Little Change in Drought Conditions Early in the Water Year
Register here for the November 28 California-Nevada Drought & Climate Outlook Webinar.
- The water year started with a dry October and a storm system in early November which wet the landscape.
- Reservoirs throughout the region remain low, and Lake Tahoe is below the rim.
- There is a 76% chance of La Niña during December through February. Historically La Niña decreases the likelihood of a wet winter for Southern California and Southern Nevada.
- According to the U.S. Drought Monitor, over the last month drought conditions have not changed very much. There was little to no precipitation through the region in October, which was broken by a system of storms in early November. Through October, this calendar year (January–October) has been California’s driest and Nevada’s 8th driest in a 127-year record.
- California is at 8.5% of the average water year precipitation. Regionally San Diego is at 21% of the average water year precipitation, while the Reno/Carson City area is below 6% of the average water year total.
- In Nevada, Lake Tahoe remains below the rim, and Rye Patch and Lahontan Reservoirs are still low. In California, Shasta and Oroville, the two largest reservoirs, are at 57% of the historical average.
- For more information, check out Living with Drought in Nevada and the California Water Watch.
How is drought affecting your neighborhood? Click to see drought indicators, outlooks, and historical conditions by city, county, and state, as well as sign up for alerts.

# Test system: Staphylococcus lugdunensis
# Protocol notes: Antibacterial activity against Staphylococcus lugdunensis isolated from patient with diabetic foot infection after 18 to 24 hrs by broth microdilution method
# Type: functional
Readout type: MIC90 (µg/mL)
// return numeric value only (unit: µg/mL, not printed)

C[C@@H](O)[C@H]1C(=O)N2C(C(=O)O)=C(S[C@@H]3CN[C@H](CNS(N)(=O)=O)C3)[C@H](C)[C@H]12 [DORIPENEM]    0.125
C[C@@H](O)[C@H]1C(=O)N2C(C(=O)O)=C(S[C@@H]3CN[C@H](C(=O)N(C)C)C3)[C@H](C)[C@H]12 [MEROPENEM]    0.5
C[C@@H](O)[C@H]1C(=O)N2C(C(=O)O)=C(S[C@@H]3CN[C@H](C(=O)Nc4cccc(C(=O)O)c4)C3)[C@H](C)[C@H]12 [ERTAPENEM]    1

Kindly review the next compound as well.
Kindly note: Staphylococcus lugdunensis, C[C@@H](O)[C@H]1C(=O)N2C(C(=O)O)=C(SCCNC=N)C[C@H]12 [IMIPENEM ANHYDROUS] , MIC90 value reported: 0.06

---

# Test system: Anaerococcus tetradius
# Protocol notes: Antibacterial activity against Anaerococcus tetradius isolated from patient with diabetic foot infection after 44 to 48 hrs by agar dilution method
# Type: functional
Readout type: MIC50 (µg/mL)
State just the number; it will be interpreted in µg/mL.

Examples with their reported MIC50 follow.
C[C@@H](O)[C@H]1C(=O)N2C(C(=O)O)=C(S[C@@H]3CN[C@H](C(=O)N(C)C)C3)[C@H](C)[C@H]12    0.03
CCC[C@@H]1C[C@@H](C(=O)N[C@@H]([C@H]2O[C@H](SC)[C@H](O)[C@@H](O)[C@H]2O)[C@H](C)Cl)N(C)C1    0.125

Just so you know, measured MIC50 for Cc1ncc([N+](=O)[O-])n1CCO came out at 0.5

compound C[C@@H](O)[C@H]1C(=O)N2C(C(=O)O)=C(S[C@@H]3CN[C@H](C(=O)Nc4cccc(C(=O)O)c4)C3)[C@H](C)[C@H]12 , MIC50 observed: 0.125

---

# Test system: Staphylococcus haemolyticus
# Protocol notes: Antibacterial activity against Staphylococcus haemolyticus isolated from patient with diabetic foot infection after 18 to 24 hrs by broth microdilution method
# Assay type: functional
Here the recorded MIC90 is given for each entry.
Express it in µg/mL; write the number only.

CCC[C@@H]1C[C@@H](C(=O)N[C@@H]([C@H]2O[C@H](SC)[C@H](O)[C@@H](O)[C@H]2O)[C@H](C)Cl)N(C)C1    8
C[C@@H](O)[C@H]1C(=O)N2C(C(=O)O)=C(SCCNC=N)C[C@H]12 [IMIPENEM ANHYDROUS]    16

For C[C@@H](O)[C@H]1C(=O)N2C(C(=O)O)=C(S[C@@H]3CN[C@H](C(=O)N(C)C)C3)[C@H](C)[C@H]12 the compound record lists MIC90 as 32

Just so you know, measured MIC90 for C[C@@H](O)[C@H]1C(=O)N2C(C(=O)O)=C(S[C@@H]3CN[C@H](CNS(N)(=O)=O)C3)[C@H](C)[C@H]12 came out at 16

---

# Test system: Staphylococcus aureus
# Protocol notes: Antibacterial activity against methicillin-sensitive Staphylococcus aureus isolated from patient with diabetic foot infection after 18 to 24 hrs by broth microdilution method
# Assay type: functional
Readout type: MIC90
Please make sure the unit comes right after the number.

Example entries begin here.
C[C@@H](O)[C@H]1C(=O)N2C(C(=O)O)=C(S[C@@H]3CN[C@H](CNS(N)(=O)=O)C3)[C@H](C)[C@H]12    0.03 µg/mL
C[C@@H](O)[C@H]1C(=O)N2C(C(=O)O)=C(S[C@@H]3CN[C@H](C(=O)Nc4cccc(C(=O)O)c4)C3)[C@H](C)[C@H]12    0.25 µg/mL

U.S. Drought Monitor 4-Week Change Map
Water Year 2023 Percent of Normal Precipitation
October 2022 Total Precipitation (Inches)
Precipitation Totals (Inches) for November 7–9, 2022
Snow Water Equivalent (SWE) Change for November 7–9, 2022
Water Storage in Lake Tahoe: Water Years 2020–2022
Water Storage in 9 Feather Watershed Reservoirs + Snowpack
Drought and Climate Outlook
El Niño–Southern Oscillation (ENSO)
NOAA’s ENSO alert system status is currently a La Niña Advisory. There is a 76% chance of La Niña during the Northern Hemisphere winter (December–February) 2022–23, with a 57% chance for ENSO-neutral in February–April 2023. For more information, check out the NOAA ENSO blog or current status presentation and how La Niña impacts the Western U.S.
Subseasonal to Seasonal Drought, Temperature, and Precipitation Outlooks
The late autumn and early winter months are a highly transitional time of year, as the wet season begins to ramp up along the West Coast. The next one-to-three month forecast shows drought persisting across California and the Great Basin, given the La Niña advisory. However, an increasingly wet climatology through the late fall and early winter favors improvement across parts of Oregon, Washington, and coastal northern California. Historically, La Niña is associated with dry to normal conditions in the southern part of California and Nevada. The December-January-February outlook from the National Weather Service's Climate Prediction Center also favors above-normal temperatures for the region. In the near term (1–2 weeks), there may be some atmospheric river activity in the very northern parts of the region, but this remains uncertain.
Seasonal Drought Outlook: November 17, 2022–February 28, 2023
Seasonal (3-Month) Temperature and Precipitation Outlooks
Likelihood and Timing of Atmospheric River Conditions
Drought Early Warning Resources
Program Manager, California-Nevada Adaptation Program (A NOAA CAP/RISA team)